“You’re so lucky!”
Pardon me? Lucky? No. Lucky is winning the lottery. Lucky is finding a parking spot next to the door. Luck happens on casino floors, and in crowded parking lots. “Lucky” is not a term understood fully by entrepreneurs and I strongly suggest you not be in arms reach of a small business owner when you exclaim that phrase.

Entrepreneurs are not lucky. We are relentless. We are hardworking. We are disciplined and we are creative at seeing ways through tricky situations. Luck, my friends, sadly has nothing to do with it.

“You don’t have a boss, so you can do whatever you want at work!”
Partly correct. I don’t have *a* boss. I have about fifty bosses. They are often referred to as “clients” and they have a funny way of asking me to do fifty different things at the same time. And sure, I can do “whatever I want” at work, much in the same way one could have any colour they wanted of the 1909 Model T.

“You get to pick your own hours!”
Yes, I can pick my own hours. I can certainly pick which 14 hours of the day I work, on any given day. I can also decide if I’m going to work Saturday or Sunday or both (but not neither!). Here are things that I don’t pick:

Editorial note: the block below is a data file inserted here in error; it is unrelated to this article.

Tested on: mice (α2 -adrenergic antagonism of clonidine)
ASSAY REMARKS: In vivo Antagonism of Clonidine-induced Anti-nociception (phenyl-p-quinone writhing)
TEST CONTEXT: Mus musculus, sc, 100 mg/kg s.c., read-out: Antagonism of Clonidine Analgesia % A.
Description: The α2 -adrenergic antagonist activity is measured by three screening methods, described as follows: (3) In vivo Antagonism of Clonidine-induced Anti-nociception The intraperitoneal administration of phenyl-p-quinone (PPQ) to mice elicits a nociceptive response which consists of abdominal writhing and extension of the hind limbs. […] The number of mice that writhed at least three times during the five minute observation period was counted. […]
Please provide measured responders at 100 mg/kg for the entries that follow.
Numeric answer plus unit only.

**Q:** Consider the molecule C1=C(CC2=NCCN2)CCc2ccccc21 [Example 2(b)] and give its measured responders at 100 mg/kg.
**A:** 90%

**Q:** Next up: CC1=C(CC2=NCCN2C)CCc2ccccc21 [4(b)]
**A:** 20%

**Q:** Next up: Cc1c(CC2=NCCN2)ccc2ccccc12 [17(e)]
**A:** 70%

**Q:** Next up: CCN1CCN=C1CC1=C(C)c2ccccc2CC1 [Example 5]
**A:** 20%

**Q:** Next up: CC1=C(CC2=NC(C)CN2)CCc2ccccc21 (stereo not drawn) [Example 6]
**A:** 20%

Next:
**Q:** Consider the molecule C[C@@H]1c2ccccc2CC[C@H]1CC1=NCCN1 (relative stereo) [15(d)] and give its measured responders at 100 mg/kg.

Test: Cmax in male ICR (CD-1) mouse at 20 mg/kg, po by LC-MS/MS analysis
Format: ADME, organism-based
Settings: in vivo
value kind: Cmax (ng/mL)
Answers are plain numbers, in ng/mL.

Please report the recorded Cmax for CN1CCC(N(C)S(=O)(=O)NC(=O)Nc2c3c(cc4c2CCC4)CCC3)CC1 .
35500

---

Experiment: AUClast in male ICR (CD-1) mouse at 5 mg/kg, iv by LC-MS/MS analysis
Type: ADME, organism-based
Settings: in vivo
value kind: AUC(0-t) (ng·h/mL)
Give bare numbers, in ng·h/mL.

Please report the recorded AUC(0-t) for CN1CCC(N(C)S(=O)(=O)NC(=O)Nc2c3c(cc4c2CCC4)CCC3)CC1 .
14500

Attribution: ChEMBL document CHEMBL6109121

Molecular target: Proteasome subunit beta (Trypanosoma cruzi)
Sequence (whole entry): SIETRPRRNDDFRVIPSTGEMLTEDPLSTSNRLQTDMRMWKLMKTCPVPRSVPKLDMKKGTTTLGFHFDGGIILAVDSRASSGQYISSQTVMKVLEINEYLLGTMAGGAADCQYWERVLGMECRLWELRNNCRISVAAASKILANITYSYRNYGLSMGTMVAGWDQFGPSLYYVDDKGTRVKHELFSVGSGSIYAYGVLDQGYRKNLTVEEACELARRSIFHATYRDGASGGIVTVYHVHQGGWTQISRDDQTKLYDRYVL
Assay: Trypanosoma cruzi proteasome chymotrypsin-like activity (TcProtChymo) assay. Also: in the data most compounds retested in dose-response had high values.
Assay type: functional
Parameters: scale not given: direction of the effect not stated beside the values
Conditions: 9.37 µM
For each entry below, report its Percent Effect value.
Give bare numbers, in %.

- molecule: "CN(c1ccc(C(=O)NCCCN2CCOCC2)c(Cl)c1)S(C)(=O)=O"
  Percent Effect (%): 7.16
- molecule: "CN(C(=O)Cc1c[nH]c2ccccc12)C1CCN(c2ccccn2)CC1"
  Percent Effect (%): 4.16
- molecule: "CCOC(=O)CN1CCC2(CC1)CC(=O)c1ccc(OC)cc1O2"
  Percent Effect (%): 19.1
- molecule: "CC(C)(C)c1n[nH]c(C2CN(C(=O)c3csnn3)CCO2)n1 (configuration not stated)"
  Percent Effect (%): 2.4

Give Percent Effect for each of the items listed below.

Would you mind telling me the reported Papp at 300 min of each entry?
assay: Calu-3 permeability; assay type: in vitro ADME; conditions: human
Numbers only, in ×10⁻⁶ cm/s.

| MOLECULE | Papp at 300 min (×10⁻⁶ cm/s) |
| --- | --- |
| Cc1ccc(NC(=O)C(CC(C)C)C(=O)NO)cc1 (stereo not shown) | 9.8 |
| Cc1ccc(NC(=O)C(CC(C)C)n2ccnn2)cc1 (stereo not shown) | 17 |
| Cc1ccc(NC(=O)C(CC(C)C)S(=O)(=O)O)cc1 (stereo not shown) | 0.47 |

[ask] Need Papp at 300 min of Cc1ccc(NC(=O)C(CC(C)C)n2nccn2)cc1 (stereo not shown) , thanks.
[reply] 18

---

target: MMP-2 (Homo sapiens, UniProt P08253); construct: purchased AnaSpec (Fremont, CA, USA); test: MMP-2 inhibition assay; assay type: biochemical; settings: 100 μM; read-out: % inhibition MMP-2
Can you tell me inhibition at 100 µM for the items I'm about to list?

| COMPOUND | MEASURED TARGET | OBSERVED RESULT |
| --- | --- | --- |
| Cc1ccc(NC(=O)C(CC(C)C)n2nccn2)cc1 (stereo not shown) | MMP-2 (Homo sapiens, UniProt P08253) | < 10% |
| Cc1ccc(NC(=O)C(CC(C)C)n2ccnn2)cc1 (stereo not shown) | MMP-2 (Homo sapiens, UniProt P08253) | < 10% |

– when the phone rings
– when the client demands a certain deadline be met
– when the client is able to pay (and no, it’s not every two weeks on “payday” in entrepreville.)

Truth be told, I’d almost rather pick one of these, than my own hours.

“You’re rich!”
Ha! No, I am not rich, and yes, I get stressed about money. See, that’s the problem with being a serial entrepreneur. I get one business up, running and profitable, then I start another one. It’s not unlike someone being shocked that they are pregnant and completely appalled like “How could this have happened again?”

“You can take vacation whenever you want, and as much as you want!”